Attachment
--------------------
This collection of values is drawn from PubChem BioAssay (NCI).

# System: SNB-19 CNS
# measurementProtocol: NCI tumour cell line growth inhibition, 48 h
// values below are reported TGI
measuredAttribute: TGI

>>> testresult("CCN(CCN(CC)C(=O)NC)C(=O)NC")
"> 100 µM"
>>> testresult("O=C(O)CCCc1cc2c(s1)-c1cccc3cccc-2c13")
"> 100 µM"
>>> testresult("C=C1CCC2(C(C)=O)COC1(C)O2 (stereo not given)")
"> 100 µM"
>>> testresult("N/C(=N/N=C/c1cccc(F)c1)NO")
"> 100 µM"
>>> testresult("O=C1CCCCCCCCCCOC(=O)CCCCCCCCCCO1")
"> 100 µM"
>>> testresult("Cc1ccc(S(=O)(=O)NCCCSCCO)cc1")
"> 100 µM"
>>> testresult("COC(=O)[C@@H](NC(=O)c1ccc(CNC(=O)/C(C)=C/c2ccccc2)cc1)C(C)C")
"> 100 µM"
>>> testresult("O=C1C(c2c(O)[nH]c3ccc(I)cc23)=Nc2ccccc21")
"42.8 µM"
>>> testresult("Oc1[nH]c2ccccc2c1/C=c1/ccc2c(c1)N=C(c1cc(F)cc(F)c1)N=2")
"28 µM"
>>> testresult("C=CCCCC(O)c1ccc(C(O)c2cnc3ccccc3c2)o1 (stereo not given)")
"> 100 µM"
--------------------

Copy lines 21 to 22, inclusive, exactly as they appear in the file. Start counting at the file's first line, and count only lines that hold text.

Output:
"42.8 µM"
>>> testresult("Oc1[nH]c2ccccc2c1/C=c1/ccc2c(c1)N=C(c1cc(F)cc(F)c1)N=2")